Today, machine learning is responsible for most of what we perceive as the personalization of the web: automatic recommendations for movies (Netflix) or music (Spotify,Last.fm), personalized search results based on your recent searches or email (Google), automatic credit card fraud detection (Chase), social network friend identification (Facebook,Linked-in), and, of course, personalized ad-serving. Machine (passive) learning is essentially described by the following problem: given N paired examples (X_i,Y_i) for i=1,…,N drawn independently and identically distributed from some joint distribution, pick a rule h among some set H such that E[ loss( h(X),Y ) ] is small where the expectation is over the random variables (X,Y) and loss( u,v ) is just a measure of similarity (for instance, loss(u,v) = (u-v)^2). Active learning slightly changes the rules of the game by asking: if I can sample X_i from the marginal distribution P_{X} = \int dP_{X,Y} essentially for free (or it is known) but I am charged $1 for asking to observe the corresponding Y_i given X_i, can I learn the same rule h as the above problem using far fewer than N observations of the Y_i variables? For many real-world problems, the answer is yes and in some cases it can be shown that only O( logN ) observations are necessary and sufficient. In light of this, it may be surprising that almost no one is using active learning in practice. This talk will be a high level discussion about active learning, where the challenges lie, and why it is rarely implemented. I will then discuss the efforts made by myself and others in Robert Nowak’s research lab towards building an active learning system for the real-world. The goal of the system, named NEXT.Discovery, is to implement state-of-the-art active learning algorithms in a web-framework that is as easy to setup and use as a doodle poll. Our first success story of the system has been an application for UW psychologists that Chris Cox will describe in detail in the second portion of the talk.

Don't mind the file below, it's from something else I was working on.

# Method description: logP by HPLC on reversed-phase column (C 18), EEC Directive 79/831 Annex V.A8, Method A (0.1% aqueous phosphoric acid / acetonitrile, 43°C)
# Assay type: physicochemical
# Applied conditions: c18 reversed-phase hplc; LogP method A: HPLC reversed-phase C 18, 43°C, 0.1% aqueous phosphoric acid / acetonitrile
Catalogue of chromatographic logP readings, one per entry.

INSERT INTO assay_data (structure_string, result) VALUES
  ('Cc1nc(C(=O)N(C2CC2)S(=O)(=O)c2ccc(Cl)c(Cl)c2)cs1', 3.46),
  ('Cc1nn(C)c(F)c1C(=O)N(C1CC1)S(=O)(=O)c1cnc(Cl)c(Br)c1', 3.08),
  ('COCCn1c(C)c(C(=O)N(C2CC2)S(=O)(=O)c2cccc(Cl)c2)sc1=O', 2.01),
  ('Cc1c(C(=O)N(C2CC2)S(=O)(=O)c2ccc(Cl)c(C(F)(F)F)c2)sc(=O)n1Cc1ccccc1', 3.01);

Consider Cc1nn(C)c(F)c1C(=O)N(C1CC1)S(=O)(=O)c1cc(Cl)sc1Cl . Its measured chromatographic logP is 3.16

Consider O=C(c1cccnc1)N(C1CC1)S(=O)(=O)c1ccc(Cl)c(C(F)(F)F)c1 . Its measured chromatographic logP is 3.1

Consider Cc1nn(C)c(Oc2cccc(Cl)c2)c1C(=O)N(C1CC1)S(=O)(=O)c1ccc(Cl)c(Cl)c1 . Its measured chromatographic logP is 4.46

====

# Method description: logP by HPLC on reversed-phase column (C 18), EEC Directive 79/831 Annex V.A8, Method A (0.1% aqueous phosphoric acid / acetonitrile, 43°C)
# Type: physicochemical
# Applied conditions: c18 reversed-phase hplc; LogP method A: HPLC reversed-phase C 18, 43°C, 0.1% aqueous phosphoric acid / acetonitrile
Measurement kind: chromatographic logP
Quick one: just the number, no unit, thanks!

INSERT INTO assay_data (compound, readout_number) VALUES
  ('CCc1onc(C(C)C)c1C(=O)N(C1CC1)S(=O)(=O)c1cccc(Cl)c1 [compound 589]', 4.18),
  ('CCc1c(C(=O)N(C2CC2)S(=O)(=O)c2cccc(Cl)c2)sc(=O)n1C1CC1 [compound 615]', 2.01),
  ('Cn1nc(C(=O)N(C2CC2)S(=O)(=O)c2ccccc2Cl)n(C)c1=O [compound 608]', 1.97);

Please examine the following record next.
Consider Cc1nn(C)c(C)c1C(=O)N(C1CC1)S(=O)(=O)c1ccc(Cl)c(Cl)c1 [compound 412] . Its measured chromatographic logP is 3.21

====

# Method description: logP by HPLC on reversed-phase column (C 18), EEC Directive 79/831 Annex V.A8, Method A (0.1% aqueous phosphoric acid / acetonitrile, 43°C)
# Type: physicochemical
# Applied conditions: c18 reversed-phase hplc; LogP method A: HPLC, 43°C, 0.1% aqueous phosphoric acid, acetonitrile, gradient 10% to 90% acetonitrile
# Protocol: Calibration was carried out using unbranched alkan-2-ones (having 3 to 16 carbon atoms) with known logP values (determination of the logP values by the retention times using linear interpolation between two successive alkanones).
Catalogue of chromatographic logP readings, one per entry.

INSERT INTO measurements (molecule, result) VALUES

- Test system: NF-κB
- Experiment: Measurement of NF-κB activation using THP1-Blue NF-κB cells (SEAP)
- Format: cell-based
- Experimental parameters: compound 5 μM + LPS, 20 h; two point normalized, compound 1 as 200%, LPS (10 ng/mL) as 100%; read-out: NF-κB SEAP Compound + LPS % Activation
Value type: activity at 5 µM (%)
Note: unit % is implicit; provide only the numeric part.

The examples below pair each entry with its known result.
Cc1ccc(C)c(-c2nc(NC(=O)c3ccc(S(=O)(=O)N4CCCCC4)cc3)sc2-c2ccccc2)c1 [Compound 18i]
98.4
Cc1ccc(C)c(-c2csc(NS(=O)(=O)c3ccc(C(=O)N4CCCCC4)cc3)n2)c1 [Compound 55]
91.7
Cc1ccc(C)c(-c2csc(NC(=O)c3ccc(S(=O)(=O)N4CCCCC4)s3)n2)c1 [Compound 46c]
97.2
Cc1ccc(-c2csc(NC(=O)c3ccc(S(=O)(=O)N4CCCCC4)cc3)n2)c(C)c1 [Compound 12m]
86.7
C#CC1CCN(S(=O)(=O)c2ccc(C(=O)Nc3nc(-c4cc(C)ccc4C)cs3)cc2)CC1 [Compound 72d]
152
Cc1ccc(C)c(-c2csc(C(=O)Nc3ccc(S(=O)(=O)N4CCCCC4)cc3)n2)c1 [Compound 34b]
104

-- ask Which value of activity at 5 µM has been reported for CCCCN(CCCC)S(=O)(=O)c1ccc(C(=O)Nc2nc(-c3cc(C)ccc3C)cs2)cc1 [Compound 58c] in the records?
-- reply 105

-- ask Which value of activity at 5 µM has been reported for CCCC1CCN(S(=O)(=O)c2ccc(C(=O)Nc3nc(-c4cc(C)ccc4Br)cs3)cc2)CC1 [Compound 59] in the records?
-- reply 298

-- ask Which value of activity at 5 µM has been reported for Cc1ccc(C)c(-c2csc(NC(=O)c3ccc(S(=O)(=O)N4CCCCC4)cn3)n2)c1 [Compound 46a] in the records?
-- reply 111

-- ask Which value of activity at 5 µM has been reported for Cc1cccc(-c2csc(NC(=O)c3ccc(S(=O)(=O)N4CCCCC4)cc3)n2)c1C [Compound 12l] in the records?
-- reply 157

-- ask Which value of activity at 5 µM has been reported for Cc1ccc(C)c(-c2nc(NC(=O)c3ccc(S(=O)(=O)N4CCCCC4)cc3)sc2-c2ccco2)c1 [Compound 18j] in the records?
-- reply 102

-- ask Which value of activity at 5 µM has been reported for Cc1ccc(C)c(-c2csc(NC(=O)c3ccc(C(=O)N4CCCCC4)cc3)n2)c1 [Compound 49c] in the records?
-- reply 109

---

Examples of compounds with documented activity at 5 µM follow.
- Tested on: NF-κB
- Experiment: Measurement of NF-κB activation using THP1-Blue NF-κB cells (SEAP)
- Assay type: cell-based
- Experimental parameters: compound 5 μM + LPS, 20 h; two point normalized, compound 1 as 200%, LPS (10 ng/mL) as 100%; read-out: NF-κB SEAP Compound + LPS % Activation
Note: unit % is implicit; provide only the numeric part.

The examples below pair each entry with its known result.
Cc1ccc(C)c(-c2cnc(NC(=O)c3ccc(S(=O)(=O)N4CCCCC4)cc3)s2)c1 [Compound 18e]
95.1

Knowing the conceptual similarity structure perceived by a population of people between a set of objects or ideas can be extremely useful for a number of tasks in psychology research. Such structure can be approximated by a Euclidean embedding of the objects where the relative distance in Euclidean distance describes the relative similarity. While there are many ways to design experiments in order to discover some Euclidean embedding, a natural candidate is an approach called Non-Metric Multidimensional Scaling that shows three objects labelled A,B, and C to the participant and asks “Is object A closer to object B or C?” For N objects, there are O( N^3 ) such possible queries and many can be redundant. NEXT.Discovery makes it possible to obtain such estimates for targeted groups of people, including young children and elderly and people from around the world, with relative ease for participants and researchers alike. Critically, the estimates obtained using these new techniques tend to be psychologically valid, in that the predictive accuracy for a particular triplet is often comparable to assuming no Euclidean structure and taking the majority vote of the target population for that triplet. The ability to obtain such estimates facilitate research into normal learning and aging, abnormal learning and dementia, and stands to further our understanding of how knowledge is represented in the human brain.